Maj. General Charles Lee accompanied General George Washington to Boston in July 1775. His joining the Patriot cause had been considered quite an asset by the colonial rebels. Of all the former British officers who joined the Continental Army, Lee was considered the most accomplished and experienced. Serving during the Siege of Boston, he was found to be dirty and obscene, but tolerated because of his military reputation. It was Lee and not Washington who the British targeted as their greatest strategic enemy. Many considered him superior to Washington and a Commander-in-Chief in waiting.
In January 1776, Lee was detached to Connecticut to raise volunteers for the defense of New York City, where he arrived on February 4, 1776 after a bout with the gout. Then on February 17, 1776, He was chosen to replace Maj. General Philip Schuyler as Commander of the Northern Department. Then the Continental Congress decided to form a Canadian Department and selected Lee as the first commander. However, he never served in that capacity, because on March 1, 1776, he was chosen to be first commander of the newly formed Southern Department.
On June 2, 1776, Maj. General Lee arrived in Charleston, South Carolina with orders to fortify the city against British attack. Charleston was considered an important strategic position, because it was the largest port city south of New York City and considered the gateway to control of the Southern Colonies. Only two days after his arrival, a British force under the command of Maj. General Henry Clinton and Commodore Peter Parker arrived offshore.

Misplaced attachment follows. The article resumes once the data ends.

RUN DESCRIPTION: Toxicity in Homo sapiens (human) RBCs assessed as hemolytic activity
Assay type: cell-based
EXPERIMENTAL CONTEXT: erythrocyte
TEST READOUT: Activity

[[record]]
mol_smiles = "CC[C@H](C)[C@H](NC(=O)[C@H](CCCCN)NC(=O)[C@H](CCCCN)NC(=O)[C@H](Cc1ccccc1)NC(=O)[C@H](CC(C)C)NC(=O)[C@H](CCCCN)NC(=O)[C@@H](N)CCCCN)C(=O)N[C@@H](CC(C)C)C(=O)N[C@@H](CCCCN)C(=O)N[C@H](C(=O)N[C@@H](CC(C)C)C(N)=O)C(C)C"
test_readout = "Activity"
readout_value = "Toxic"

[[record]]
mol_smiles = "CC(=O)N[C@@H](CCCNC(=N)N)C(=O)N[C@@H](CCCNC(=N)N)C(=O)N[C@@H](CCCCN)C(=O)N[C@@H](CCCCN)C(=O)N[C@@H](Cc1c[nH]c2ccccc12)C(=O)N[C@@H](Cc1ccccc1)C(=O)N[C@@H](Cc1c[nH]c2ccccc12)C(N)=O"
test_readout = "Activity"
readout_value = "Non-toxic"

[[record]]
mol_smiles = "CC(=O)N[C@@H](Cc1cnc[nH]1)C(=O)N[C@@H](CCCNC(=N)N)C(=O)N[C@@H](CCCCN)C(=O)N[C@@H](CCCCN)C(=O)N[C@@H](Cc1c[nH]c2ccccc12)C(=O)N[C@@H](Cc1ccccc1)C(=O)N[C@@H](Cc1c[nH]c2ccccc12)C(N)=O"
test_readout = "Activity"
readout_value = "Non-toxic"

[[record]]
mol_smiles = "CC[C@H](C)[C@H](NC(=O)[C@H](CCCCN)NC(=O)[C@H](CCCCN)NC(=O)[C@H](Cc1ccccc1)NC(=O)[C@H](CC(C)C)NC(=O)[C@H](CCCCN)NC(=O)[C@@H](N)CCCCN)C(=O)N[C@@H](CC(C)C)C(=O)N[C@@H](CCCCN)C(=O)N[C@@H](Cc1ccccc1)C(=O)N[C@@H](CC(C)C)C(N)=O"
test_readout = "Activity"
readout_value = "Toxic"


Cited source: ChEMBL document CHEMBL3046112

Lee quickly undertook fortifying the city, while keeping up a steady stream of communication with Colonel William Moultrie who commanded Fort Sullivan on Sullivan's Island in Charleston Harbor. Lee exhorted Moultrie to abandon the old fort built of Palmetto logs and retreat to the city, because Lee expected the majority of fighting to take place in the city proper. However, Moultrie insisted on holding the fort and on June 28, 1776, Moultrie and his men including Captain Francis Marion and Lt. Colonel Thomas Sumter brilliantly held off the British naval force and the British retired without ever reaching the city. Lee and Moultrie received commendations on July 20, 1776 from the Continental Congress for their actions in the victory.
In September 1776, Lee was recalled north to serve in the main army with Washington in New York and New Jersey, arriving in Philadelphia on October 7, 1776. As soon as he arrived, Congress gave him an advance of $30,000 to complete the purchase of his Virginia estate. He joined Washington in time for the Battle of White Plains on October 28, 1776. Following the battle Washington left him at Peekskill in command of a detachment that included some of the best troops. When Washington recalled him to reinforce the main army, he reacted in such a way as to arouse suspicion that he hoped for Washington to be defeated so that he would supplant him as Commander-in-Chief.
Lee finally got underway and began leading his detachment through New Jersey to join up with General Washington. On December 12, 1776, he camped several miles south of Morristown, New Jersey. For some unknown reason, Lee quartered himself with a guard of fifteen men and four other officers two or three miles from the main body of his force at a tavern. The same evening British Lt. General Charles Cornwallis had dispatched a patrol led by Lt. Colonel William Harcourt.
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